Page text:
A group of medical students have taken another step towards their new career as they were welcomed into Bendigo Health's internship program this week.
The 40 participants will spend the next 52 weeks rotating and working in different parts of the hospital, putting the skills they've learnt in the last six to seven years during their studies.
Bendigo Health Intern Training supervisor Sanneil Mathias said he looked forward to seeing what these soon-to-be-doctors would bring to the organisation.
"We will have our interns completing 10 weeks in general medicine, 10 weeks in surgery, eight weeks in emergency medicine and the rest of the time is there for elective placements that can be completed in other specialties," he said.
"One of the good things about Bendigo is we're a large enough town where we are able to have a lot of sub-specialties for the interns to rotate through and experience, but we're not too large that they get lost in the system.
"So we can provide a more personal training as well. The interns get a weekly training and catch ups with their supervisors which makes it a bit more country focused and inclusive.
"We're looking forward to having all our new interns here and seeing what they can do."
Intern Dr Lucas Phelps said he looked forward to getting out into the workforce after his long years of studying.
"I'd be lying if I said there weren't a few nerves, but after six or seven years of training, to be able to really start to apply that training is really exciting," he said.
"We get to continue to learn under the guidance of the junior, senior doctors and nursing staff at Bendigo Health so we're pretty keen to get started."
Dr Phelps said after spending the last 18 months training in Bendigo, he was keen to step into his emergency rotation.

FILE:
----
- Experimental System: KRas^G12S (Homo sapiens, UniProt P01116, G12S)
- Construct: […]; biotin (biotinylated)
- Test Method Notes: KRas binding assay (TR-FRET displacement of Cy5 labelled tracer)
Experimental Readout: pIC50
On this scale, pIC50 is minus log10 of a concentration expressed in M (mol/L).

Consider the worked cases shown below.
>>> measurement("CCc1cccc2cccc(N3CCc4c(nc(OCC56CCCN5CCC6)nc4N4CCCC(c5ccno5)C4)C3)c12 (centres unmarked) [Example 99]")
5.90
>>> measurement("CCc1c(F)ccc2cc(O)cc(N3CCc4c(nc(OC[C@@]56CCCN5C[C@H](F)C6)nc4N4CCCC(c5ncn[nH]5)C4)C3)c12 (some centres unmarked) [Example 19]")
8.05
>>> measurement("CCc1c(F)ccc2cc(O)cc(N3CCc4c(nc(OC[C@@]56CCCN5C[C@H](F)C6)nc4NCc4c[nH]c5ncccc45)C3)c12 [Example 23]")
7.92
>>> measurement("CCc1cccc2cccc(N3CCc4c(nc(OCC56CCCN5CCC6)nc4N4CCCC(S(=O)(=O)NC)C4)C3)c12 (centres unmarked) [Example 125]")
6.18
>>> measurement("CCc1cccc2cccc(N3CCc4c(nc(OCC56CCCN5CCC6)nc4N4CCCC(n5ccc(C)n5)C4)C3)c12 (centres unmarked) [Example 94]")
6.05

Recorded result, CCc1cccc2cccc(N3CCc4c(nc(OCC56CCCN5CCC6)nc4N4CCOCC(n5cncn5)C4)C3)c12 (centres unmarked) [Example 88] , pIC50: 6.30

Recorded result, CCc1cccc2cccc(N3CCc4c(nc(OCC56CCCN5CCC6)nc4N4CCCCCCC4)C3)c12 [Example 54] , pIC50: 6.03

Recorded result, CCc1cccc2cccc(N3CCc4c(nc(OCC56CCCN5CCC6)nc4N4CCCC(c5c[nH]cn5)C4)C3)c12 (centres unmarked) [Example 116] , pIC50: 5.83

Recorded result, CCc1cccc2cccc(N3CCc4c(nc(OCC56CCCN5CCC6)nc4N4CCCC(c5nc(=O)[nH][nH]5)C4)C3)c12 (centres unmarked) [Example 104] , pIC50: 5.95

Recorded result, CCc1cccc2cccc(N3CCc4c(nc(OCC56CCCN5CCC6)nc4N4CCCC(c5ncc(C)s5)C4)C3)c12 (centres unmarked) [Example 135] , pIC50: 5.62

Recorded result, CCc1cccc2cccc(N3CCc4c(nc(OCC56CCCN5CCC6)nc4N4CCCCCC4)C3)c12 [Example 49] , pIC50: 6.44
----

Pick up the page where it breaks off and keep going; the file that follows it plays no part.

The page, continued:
"I get two emergency rotations which I'm excited about," he said.
"It's a great place to practice our general skills and spend a lot of time with patients and consultant doctors which will be great.
"I'm starting in the surgical ward which is renowned for being fast paced and exciting as well as very challenging, so I'm looking forward to that."
Dr Mathias said there was a high rate of interns who would have the opportunity to stay on with Bendigo Health after the end of the program.
"We tend to see about 60 to 80 per cent of interns continue to work with us after their stint here," he said.
"One of the advantages is that this year we have a lot of interns who were medical students with us and have chosen to come back.
"And around 95 per cent of this group has been involved in rural or regional healthcare as medical students, whether that be in Bendigo or in the surrounding areas.
"What that means is it helps us see that there is a passional for regional medicine and even if they do go away to Melbourne and do a little bit of sub-specialty training, there's a high chance they will come back and that's really exciting."
He said as each specialty would most likely treat COVID-19 patients, the interns will have that training built into the program.
"COVID-19 has opened up a new world of medicine in the last few years and we have to ensure our personal protective equipment is robust and we're doing all the right things in that regard," Dr Mathias said.
"We also want to make sure the interns get that experience and have the ability to treat those patients in a supervised fashion."
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